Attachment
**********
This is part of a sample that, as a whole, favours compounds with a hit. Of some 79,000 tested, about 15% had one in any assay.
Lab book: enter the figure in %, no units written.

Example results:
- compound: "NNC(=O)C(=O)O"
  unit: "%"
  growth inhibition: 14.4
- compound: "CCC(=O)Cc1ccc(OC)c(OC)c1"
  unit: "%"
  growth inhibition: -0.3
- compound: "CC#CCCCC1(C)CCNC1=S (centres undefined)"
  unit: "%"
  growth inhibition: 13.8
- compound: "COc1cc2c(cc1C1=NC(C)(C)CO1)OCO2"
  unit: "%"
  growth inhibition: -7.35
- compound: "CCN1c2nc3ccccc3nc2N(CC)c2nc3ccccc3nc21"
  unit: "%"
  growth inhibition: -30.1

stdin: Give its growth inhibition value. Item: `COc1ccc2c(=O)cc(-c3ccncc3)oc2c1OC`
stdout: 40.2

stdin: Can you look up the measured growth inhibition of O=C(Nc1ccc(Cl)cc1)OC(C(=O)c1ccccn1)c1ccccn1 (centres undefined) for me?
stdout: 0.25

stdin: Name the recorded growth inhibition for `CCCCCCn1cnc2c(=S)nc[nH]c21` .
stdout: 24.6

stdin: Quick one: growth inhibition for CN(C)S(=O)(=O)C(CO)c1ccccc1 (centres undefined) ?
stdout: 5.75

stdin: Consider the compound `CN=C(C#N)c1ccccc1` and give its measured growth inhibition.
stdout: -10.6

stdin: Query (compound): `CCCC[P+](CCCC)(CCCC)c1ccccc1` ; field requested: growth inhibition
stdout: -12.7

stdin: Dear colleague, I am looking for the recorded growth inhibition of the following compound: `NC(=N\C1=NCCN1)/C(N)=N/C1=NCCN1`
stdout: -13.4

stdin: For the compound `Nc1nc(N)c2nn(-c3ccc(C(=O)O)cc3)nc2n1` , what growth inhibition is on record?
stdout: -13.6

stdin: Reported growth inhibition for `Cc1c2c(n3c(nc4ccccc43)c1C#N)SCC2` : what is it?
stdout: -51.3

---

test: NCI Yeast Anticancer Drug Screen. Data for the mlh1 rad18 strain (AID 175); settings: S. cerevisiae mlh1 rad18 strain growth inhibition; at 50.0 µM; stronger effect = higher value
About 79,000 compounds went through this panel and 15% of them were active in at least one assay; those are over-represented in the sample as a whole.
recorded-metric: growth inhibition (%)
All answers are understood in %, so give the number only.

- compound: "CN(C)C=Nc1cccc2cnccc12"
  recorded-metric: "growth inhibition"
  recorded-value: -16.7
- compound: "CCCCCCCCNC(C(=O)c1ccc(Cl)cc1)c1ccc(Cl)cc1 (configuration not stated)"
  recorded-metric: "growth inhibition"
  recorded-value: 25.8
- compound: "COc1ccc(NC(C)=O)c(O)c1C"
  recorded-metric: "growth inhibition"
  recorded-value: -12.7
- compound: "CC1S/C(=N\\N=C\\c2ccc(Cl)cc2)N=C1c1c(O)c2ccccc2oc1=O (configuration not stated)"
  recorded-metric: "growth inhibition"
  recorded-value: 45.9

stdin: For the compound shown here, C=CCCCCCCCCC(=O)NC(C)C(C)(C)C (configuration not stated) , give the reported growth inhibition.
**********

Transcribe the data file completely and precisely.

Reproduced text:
This is part of a sample that, as a whole, favours compounds with a hit. Of some 79,000 tested, about 15% had one in any assay.
Lab book: enter the figure in %, no units written.

Example results:
- compound: "NNC(=O)C(=O)O"
  unit: "%"
  growth inhibition: 14.4
- compound: "CCC(=O)Cc1ccc(OC)c(OC)c1"
  unit: "%"
  growth inhibition: -0.3
- compound: "CC#CCCCC1(C)CCNC1=S (centres undefined)"
  unit: "%"
  growth inhibition: 13.8
- compound: "COc1cc2c(cc1C1=NC(C)(C)CO1)OCO2"
  unit: "%"
  growth inhibition: -7.35
- compound: "CCN1c2nc3ccccc3nc2N(CC)c2nc3ccccc3nc21"
  unit: "%"
  growth inhibition: -30.1

stdin: Give its growth inhibition value. Item: `COc1ccc2c(=O)cc(-c3ccncc3)oc2c1OC`
stdout: 40.2

stdin: Can you look up the measured growth inhibition of O=C(Nc1ccc(Cl)cc1)OC(C(=O)c1ccccn1)c1ccccn1 (centres undefined) for me?
stdout: 0.25

stdin: Name the recorded growth inhibition for `CCCCCCn1cnc2c(=S)nc[nH]c21` .
stdout: 24.6

stdin: Quick one: growth inhibition for CN(C)S(=O)(=O)C(CO)c1ccccc1 (centres undefined) ?
stdout: 5.75

stdin: Consider the compound `CN=C(C#N)c1ccccc1` and give its measured growth inhibition.
stdout: -10.6

stdin: Query (compound): `CCCC[P+](CCCC)(CCCC)c1ccccc1` ; field requested: growth inhibition
stdout: -12.7

stdin: Dear colleague, I am looking for the recorded growth inhibition of the following compound: `NC(=N\C1=NCCN1)/C(N)=N/C1=NCCN1`
stdout: -13.4

stdin: For the compound `Nc1nc(N)c2nn(-c3ccc(C(=O)O)cc3)nc2n1` , what growth inhibition is on record?
stdout: -13.6

stdin: Reported growth inhibition for `Cc1c2c(n3c(nc4ccccc43)c1C#N)SCC2` : what is it?
stdout: -51.3

---

test: NCI Yeast Anticancer Drug Screen. Data for the mlh1 rad18 strain (AID 175); settings: S. cerevisiae mlh1 rad18 strain growth inhibition; at 50.0 µM; stronger effect = higher value
About 79,000 compounds went through this panel and 15% of them were active in at least one assay; those are over-represented in the sample as a whole.
recorded-metric: growth inhibition (%)
All answers are understood in %, so give the number only.

- compound: "CN(C)C=Nc1cccc2cnccc12"
  recorded-metric: "growth inhibition"
  recorded-value: -16.7
- compound: "CCCCCCCCNC(C(=O)c1ccc(Cl)cc1)c1ccc(Cl)cc1 (configuration not stated)"
  recorded-metric: "growth inhibition"
  recorded-value: 25.8
- compound: "COc1ccc(NC(C)=O)c(O)c1C"
  recorded-metric: "growth inhibition"
  recorded-value: -12.7
- compound: "CC1S/C(=N\\N=C\\c2ccc(Cl)cc2)N=C1c1c(O)c2ccccc2oc1=O (configuration not stated)"
  recorded-metric: "growth inhibition"
  recorded-value: 45.9

stdin: For the compound shown here, C=CCCCCCCCCC(=O)NC(C)C(C)(C)C (configuration not stated) , give the reported growth inhibition.